Jamón is the culinary treasure of Spain and Spaniards enjoy more ham per person than anywhere else in the world. In Spain it is common to see a whole ham resting on a stand in the family kitchen, ready for anyone to cut a thin slice for a snack or a treat. A whole jamón can easily be stored in your kitchen and used daily for tapas or in recipes.
Store your whole, bone-in jamón in a cool, dry and ventilated place, either resting in a holder (jamonero) or hung by the rope. To preserve the freshness, moisture and flavor of your ham as it is consumed, always cover the sliced area with plastic wrap or a bit of the removed fat layer after slicing. If the meat has been left exposed to the air for some time, discard the first slice of the exposed area, as it will be dry and tough. On the other hand, your boneless jamón needs to be stored in the refrigerator, wrapped in butcher paper. If it arrives vacuum packed, be sure to remove the original plastic casing. Boneless hams can be divided into pieces, or can be sliced on an electrical slicer. Serve the jamón at room temperature.
Remove the layer of fat from the top and the sides until the meat is exposed. Trim the fat as you slice. Cut small, very thin slices, including some of the marbled fat, if your ham is an Ibérico. Slice downwards with your free hand behind the knife. If you plan to consume the entire ham in a day or two, you can remove the skin and fat completely. If not, it is better only to to remove the skin and outer fat layer from the area to be sliced that day. To enjoy the flavor and texture of a fine jamón, slice the ham with a long sharp knife in the following order: first the rump half, then the rump end and lastly the shank.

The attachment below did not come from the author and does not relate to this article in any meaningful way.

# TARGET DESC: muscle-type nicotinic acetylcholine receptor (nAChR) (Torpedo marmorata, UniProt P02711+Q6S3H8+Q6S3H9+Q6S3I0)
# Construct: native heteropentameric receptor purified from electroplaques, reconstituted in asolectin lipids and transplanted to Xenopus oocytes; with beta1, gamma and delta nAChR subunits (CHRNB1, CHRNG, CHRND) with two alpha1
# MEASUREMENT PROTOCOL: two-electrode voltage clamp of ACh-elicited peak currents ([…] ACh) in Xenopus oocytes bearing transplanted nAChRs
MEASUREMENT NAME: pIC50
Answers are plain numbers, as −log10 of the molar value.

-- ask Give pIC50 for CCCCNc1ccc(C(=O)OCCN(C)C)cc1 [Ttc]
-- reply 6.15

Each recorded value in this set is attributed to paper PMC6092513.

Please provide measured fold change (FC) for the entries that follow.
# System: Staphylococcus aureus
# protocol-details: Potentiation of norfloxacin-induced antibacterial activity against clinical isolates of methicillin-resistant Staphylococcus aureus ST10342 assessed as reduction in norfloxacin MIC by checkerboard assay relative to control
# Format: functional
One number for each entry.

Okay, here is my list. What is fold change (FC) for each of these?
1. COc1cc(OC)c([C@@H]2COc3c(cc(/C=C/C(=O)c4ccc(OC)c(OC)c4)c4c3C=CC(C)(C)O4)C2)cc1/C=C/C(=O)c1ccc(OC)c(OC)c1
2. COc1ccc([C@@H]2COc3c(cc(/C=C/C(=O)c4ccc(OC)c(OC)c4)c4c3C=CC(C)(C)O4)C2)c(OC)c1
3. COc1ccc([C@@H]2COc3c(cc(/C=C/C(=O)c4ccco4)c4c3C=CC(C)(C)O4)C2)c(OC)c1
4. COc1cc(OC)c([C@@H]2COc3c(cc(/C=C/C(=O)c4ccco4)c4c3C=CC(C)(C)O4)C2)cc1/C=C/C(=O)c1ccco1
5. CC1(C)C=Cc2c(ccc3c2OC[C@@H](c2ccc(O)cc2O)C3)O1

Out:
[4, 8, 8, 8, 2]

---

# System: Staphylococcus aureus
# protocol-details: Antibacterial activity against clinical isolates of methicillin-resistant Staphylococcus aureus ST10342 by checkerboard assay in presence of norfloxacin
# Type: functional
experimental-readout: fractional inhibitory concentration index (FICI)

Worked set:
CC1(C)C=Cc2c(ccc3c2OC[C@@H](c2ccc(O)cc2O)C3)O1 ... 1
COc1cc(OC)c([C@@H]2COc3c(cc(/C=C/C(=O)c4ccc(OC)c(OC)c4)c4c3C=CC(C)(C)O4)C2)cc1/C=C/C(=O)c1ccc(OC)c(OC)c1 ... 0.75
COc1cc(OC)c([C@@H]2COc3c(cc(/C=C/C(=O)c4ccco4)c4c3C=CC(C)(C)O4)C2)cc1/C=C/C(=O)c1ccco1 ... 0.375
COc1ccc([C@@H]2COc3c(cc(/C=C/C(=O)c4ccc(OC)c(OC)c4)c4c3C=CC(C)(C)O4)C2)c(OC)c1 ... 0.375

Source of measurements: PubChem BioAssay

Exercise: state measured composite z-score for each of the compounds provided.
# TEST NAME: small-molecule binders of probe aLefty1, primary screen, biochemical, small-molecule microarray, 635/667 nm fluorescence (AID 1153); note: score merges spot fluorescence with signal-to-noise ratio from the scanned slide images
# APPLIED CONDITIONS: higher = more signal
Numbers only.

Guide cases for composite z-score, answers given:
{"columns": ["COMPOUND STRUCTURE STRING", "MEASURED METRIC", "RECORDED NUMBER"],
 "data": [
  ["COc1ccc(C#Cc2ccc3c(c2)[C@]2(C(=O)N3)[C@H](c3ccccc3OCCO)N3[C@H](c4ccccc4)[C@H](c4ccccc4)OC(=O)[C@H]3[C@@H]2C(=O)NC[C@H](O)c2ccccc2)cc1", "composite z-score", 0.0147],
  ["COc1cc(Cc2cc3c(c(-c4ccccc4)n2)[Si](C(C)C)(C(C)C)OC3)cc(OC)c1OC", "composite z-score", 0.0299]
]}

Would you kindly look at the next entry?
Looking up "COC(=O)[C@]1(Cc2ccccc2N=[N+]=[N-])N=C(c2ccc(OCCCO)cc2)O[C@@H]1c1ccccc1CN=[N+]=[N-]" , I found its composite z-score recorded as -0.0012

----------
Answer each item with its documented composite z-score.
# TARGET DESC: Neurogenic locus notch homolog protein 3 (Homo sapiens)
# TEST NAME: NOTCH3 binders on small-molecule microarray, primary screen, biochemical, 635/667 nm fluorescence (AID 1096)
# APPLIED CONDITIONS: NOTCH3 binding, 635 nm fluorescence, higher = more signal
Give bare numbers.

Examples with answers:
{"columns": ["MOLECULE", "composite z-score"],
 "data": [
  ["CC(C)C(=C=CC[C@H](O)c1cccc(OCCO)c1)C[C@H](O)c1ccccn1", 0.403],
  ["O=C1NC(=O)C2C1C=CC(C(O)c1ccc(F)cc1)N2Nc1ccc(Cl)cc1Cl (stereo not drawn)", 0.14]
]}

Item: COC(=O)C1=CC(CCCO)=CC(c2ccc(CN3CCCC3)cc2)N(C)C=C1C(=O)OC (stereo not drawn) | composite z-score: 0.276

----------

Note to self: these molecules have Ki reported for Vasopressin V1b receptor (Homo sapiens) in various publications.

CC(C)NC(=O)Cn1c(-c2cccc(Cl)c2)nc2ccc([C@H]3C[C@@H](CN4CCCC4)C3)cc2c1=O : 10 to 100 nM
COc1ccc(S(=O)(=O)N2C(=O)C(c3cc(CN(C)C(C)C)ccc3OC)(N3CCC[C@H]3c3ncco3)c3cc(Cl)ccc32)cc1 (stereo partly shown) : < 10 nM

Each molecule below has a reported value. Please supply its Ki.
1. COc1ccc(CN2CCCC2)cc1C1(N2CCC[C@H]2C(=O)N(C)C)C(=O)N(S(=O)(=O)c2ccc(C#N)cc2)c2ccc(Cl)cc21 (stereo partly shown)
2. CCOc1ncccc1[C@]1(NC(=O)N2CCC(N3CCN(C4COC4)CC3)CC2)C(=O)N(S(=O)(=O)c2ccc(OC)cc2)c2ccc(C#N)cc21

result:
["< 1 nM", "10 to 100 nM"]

The meat nearest the bone is difficult to slice well, and can be cut into small chunks for use in soups and stews. The ham bone itself is also excellent for flavoring broths, soups and stews, and may be cut and frozen for later use. Ham should be consumed at room temperature, when it will have a lustrous appearance. When too cold, the fat will appear opaque. Any ham that is cut should be consumed immediately, or covered in plastic wrap, to avoid prolonged exposure of the ham to air. In addition, each time you slice the ham, you should protect the cut area with butcher paper, a cloth moistened with olive oil, or with a bit of the trimmed skin and fat layer, so that the cut area remains fresh. To further protect the ham, you may cover it with a clean dish towel.
You may notice natural molds and bits of salt on the surface of the ham – these occur naturally in the curing and maturation process. In fact mold is an indication of a properly aged ham. Simply wipe clean with vegetable oil and a cloth.
Mold: A thin layer of mold may appear on whole hams. This penicillin-like mold is completely harmless. It can be removed with a clean, damp cloth, with a cloth and oil, or a vegetable brush.
Small white spots or chalky granules: may form during the curing process. They are amino acids found in aged meat and cheese products and are perfectly safe to eat.
Iridescent sheen: This effect can be seen on the cut surface of the ham and in certain parts of the meat. The coloring sometimes has a metallic appearance. It is insignificant as far as the quality of the ham is concerned.
Salt: Sometimes salt may form on the surface of the ham in dry conditions. This inorganic salt does not affect the flavor of jamón and can be brushed or wiped away.
White film: This may be seen on the cut surface of whole or boneless hams. The film is mostly comprised of amino acids and salt precipitate and is perfectly safe. We recommend that you simply discard the discolored slice.
Fat: Whole hams tend to be rather fatty, which protects the meat and helps it keep longer. Remember the old axiom: "Fat is flavor."